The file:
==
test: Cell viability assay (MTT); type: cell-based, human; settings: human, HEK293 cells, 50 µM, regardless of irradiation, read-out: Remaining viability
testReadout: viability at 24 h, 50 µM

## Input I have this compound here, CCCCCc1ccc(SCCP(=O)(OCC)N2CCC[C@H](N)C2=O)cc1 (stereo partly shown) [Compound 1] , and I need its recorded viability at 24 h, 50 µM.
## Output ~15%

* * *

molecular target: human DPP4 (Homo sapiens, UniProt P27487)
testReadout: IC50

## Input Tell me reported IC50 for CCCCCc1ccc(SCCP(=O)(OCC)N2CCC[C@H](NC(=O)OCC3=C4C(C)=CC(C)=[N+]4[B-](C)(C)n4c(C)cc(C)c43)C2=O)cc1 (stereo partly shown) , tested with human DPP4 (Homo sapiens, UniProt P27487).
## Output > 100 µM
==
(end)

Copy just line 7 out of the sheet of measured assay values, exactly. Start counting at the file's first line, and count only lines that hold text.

testReadout: IC50